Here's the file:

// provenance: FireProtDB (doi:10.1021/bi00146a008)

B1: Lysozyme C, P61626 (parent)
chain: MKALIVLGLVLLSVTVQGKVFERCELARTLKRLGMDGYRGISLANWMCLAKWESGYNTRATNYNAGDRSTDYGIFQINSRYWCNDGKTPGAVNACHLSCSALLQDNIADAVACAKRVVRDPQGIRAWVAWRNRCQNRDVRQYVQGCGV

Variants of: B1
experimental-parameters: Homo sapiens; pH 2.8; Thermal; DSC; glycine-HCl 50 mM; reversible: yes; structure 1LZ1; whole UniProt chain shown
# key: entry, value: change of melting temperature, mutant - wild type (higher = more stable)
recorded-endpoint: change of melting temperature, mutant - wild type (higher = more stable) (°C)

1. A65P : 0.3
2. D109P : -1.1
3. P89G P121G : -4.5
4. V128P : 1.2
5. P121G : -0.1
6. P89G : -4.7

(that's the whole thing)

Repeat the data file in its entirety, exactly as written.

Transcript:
// provenance: FireProtDB (doi:10.1021/bi00146a008)

B1: Lysozyme C, P61626 (parent)
chain: MKALIVLGLVLLSVTVQGKVFERCELARTLKRLGMDGYRGISLANWMCLAKWESGYNTRATNYNAGDRSTDYGIFQINSRYWCNDGKTPGAVNACHLSCSALLQDNIADAVACAKRVVRDPQGIRAWVAWRNRCQNRDVRQYVQGCGV

Variants of: B1
experimental-parameters: Homo sapiens; pH 2.8; Thermal; DSC; glycine-HCl 50 mM; reversible: yes; structure 1LZ1; whole UniProt chain shown
# key: entry, value: change of melting temperature, mutant - wild type (higher = more stable)
recorded-endpoint: change of melting temperature, mutant - wild type (higher = more stable) (°C)

1. A65P : 0.3
2. D109P : -1.1
3. P89G P121G : -4.5
4. V128P : 1.2
5. P121G : -0.1
6. P89G : -4.7